Miami’s conversion of HOV lane space to new high-occupancy toll (HOT)
lanes as part of the federal Urban Partnership
program, which also prompted New York City’s congestion pricing push,
is cutting travel times for local transit and boosting use — but
overall bus ridership in the corridor has stayed static, according to a
from the U.S. DOT.
with regular traffic at right. (Photo: SF
The U.S. DOT, working alongside the National Bus Rapid Transit
Institute, found that the city’s 95 Express project has trimmed travel
times by as much as two-thirds for users of the bus service on
northbound HOT lanes.
But the picture is murkier for transit in Miami’s I-95 corridor,
which saw static levels of "mode share" (transportation-speak for the
percentage of area travelers using a particular option) between 2008 and
Overall bus ridership in the I-95 corridor decreased by 4.6
percent, even as 95 Express bus ridership rose by 30 percent during the
same period, according to the report.
Why did broad transit use fall while single-occupancy vehicles
flocked to the new HOT lanes? Service cuts and fare hikes of as much as
33 percent for monthly transit passes played a big role, the U.S. DOT
found, as did the economic recession and lower gas prices that made auto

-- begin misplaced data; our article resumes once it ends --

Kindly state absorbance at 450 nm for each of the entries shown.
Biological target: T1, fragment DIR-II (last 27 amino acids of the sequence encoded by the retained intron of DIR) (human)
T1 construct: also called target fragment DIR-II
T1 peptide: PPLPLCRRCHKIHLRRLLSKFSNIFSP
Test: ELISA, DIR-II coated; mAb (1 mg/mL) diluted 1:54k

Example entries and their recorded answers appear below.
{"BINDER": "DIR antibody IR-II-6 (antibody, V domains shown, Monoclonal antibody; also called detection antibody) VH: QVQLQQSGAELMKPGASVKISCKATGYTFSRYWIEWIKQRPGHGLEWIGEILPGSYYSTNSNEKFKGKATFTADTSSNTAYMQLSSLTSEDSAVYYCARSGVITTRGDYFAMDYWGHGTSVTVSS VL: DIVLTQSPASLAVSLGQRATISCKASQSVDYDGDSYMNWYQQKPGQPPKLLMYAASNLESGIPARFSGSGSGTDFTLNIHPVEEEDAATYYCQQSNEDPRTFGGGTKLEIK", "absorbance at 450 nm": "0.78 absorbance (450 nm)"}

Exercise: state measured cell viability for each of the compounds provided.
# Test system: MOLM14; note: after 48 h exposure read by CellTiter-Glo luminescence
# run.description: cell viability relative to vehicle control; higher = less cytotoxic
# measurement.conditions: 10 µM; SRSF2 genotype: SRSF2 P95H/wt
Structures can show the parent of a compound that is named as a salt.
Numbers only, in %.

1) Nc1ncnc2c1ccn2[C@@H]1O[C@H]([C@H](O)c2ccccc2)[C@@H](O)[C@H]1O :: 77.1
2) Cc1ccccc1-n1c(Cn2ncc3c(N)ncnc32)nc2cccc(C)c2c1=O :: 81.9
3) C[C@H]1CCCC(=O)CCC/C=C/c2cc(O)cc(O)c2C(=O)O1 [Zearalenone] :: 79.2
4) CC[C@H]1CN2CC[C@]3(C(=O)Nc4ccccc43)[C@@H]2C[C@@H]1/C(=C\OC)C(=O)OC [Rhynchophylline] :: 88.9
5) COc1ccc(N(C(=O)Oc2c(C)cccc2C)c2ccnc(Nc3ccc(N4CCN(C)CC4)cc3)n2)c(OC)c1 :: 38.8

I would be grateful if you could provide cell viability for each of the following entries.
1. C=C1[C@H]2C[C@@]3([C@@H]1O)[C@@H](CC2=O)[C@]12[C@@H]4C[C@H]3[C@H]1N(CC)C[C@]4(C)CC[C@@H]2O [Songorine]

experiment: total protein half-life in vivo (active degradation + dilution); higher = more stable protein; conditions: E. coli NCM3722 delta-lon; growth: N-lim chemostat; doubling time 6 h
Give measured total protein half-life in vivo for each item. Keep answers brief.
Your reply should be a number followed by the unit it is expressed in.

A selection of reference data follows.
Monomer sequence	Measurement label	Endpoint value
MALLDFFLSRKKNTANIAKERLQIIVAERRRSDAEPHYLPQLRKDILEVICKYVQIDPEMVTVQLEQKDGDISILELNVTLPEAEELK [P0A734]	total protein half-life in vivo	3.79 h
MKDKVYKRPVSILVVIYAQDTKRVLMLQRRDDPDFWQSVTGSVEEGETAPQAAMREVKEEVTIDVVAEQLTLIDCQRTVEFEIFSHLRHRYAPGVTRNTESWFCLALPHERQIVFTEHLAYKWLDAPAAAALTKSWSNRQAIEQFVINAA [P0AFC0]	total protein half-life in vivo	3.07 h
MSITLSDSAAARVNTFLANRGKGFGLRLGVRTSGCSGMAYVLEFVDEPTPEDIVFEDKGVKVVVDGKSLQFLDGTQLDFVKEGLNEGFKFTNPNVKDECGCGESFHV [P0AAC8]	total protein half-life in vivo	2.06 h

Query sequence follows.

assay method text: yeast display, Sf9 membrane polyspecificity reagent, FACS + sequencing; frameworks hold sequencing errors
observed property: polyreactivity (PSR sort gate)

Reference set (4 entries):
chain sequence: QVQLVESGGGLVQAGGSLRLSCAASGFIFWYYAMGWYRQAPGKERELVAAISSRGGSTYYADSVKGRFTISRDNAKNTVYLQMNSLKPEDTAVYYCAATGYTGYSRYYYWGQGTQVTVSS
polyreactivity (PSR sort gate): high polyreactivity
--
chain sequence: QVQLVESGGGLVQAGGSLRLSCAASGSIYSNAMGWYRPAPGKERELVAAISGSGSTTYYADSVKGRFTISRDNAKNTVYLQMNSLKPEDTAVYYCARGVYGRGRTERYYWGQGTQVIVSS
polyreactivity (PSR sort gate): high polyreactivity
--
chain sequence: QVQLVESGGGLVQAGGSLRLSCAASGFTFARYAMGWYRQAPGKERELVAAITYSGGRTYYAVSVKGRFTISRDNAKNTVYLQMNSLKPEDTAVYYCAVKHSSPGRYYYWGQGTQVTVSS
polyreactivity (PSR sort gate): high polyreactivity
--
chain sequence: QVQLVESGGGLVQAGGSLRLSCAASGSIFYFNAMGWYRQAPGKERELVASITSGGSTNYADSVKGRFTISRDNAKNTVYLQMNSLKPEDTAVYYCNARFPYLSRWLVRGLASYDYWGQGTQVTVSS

travel more appealing to locals.
However, the report did contain some positive signals for transit
mode share in Miami’s I-95 area. Half of the bus riders surveyed by the
U.S. DOT said they had switched over from car travel, "which suggests
that the 95 Express bus service in general has had some success over
time in attracting private auto users," the report stated.
Moreover, the U.S. DOT noted that 95 Express buses constitute just
one-fifth of the corridor’s total transit ridership — meaning that even
a 30-percent increase in popularity can’t carry the whole system. That
could change this month, however, with the current northbound 95 Express
HOT lanes adding a southbound component and the state starting bus
service connecting Miami-Dade with Broward County, its northern